Category Archives: Travel

hug your cyclists

A busy weekend. 

Kris completed the Seattle to Portland Bicycle Classic.  This is a 200 mile ride (not a race, not timed) that’s happened for over thirty years (other than in 1980 when it was cancelled due to the ash from Mount St. Helens).

Kris did about 140 miles the first day, leaving just 60 for the second day.  I’d tried to goad her into doing it all in a single day, but she pointed out that we’re both registered to run a marathon in a couple of weeks, so technically she’s in her taper for that.

Kayla was down at a theater camp in Portland this past week, so with Kris riding I needed to get down there on Saturday morning to catch her show and pick her up.  Side note – great camp – the Columbia River Gorge School of Theater does a great job at keeping things fun, safe, and challenging the kids to improve there performance skills.  Definitely recommended for interested kids!

Logistically, this posed a bi of a challenge.  The younger child would spend Friday evening and Saturday with my parents while Kris was riding, and I was between here and Portland.  I got a chance to visit with some family in Portland on Friday evening.  Saturday, it’d be showtime and then back up to Seattle.

Aside from a hellish ride south on Friday, things went well.  Great visit, and the performance was great.  Kayla had a great time at the camp – and was already lobbying for more time there.

We hit the road shortly before noon.  I figured we’d stop[ to get something to eat early afternoon, hopefully getting home around 4 or so.  As luck would have it, we ended up stopping for lunch in Castle Rock, which is where Kris would stop for the night.  She’d texted me about her progress, and I figured we were about 60-90 minutes ahead of her.  It seemed silly not to try to say hello.

So Kayla and I finished lunch and headed over to the high school where Kris would arrive.  When we got there, I looked around for a place to leave her a message if we didn’t catch her.  Kayla hung out outside, waiting for Kris to roll in.  Suddenly, I heard a horrible crashing sound, and then some people saying “cyclist down – call an ambulance!”.

I turned and looked – there was a small crowd of people gathered over by the entrance to the parking lot.  Incoming cyclists need to make a left turn across traffic here.  We’re still not sure what happened, but the driver of a Honda Civic had run into a cyclist on his way into the lot.  The rider had been been knocked about 12 feet or so, but appeared to be conscious.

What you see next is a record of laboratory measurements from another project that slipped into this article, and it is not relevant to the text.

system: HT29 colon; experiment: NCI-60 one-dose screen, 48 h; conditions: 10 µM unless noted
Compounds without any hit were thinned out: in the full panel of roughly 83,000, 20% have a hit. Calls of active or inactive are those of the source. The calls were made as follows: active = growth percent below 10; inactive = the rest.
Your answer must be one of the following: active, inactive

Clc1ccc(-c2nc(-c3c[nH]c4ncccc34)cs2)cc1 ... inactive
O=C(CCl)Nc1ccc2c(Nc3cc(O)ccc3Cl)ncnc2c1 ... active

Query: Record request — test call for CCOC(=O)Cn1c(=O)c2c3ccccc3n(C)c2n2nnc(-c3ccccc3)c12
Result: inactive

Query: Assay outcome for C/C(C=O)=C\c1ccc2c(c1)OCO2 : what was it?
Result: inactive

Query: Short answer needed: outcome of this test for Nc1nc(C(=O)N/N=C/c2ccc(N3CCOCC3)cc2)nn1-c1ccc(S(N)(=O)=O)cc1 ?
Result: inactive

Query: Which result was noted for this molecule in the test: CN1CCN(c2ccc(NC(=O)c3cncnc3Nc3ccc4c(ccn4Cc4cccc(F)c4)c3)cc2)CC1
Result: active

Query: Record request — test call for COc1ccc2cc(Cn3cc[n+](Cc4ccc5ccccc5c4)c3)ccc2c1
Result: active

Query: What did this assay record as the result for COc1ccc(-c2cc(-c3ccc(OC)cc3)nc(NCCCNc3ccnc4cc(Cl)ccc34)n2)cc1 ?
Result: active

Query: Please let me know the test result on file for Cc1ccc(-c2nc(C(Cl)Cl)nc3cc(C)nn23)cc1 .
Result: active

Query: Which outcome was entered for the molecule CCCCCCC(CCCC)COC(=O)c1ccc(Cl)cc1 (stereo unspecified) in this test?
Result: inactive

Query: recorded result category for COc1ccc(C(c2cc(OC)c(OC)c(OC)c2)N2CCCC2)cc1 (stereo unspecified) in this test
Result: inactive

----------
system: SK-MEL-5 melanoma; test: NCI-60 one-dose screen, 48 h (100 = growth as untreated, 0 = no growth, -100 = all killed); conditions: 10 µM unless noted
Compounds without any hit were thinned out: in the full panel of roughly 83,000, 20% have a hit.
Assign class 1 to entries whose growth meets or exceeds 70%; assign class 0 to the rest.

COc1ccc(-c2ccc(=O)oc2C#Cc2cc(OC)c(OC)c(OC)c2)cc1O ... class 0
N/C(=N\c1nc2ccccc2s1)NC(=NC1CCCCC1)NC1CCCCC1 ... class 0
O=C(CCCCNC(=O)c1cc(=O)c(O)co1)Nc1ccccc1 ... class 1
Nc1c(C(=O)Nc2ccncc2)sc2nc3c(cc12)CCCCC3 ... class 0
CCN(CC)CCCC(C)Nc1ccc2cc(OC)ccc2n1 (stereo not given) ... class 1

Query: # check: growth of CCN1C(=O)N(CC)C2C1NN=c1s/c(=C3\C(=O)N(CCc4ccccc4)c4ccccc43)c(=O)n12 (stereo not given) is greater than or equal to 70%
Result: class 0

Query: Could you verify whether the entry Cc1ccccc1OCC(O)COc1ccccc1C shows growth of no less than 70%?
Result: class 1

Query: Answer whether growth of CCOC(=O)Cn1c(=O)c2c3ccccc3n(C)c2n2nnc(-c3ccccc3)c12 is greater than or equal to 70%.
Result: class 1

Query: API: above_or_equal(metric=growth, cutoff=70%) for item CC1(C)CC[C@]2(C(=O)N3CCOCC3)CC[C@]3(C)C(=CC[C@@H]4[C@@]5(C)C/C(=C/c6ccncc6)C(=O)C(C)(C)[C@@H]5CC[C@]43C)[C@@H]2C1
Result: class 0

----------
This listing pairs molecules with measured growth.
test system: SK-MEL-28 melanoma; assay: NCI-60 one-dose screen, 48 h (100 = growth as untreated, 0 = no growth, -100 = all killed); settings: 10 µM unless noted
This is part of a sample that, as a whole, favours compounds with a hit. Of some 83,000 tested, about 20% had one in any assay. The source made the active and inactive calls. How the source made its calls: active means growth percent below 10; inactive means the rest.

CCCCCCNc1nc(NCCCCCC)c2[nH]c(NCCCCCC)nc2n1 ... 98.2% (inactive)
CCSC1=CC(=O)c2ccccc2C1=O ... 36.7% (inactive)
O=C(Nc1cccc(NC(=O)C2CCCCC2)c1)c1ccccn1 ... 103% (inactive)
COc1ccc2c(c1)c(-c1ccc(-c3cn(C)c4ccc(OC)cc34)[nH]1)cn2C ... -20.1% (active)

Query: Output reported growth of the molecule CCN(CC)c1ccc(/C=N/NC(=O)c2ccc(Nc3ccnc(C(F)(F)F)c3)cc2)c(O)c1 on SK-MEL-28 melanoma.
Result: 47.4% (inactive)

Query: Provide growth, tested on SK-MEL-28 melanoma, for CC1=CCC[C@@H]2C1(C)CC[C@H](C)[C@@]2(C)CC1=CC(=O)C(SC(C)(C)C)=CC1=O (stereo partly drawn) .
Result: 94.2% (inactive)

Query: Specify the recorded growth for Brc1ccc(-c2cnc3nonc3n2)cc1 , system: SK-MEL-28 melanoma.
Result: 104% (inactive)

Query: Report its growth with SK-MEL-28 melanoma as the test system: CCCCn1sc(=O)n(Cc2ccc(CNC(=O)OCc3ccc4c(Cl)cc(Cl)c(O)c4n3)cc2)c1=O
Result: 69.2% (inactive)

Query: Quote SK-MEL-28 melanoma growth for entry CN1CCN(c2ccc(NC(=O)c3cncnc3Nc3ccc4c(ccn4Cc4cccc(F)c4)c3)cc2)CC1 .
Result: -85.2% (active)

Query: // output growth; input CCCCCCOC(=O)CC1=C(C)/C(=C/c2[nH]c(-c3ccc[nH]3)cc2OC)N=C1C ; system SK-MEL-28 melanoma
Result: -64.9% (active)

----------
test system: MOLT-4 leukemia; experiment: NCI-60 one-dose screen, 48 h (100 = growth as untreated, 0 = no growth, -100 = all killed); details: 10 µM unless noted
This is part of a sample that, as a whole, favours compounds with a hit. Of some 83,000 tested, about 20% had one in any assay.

I checked on Kayla.  She’d apparently seen the accident – not well enough to see precisely who was where, and when.  I asked her if she was okay – and then we walked over.  The cyclist was indeed awake and moving around.  He was banged up, and definitely shaken up – but was responsive to questions like “what year is it”, “what’s your name”, etc.

I’ve tried to find out how the cyclist is doing – but have not yet heard.  I can only hope he’s okay.  I honestly didn’t know whether it would have been better for us to move away from the scene, because of the feelings a cyclist getting hit stirs in both of us. Both Kayla and I are definitely still processing what happened to us.

Today I heard that another friend riding with his son, had a very close call. Around mile 167 or so, he was hit by a pink tricycle that had been unsecured in the back of a pickup truck coming the other way. It hit Greg’s tire, wiping out his front fork, and causing him to fly over his handlebars. Very fortunately, he’s just bruised and scraped. Wow.

Well – after that, there was really no question that we’d stay and see Kris ride in.  And she did, still smiling after riding farther than she had in a single day.  She had a decent ride the next day, and was in Portland in time to catch the first bus back up to Seattle.  We’re very proud of her, and are really happy that she had a safe ride.

If you’ve got a cyclist friend or family – give ‘em a hug.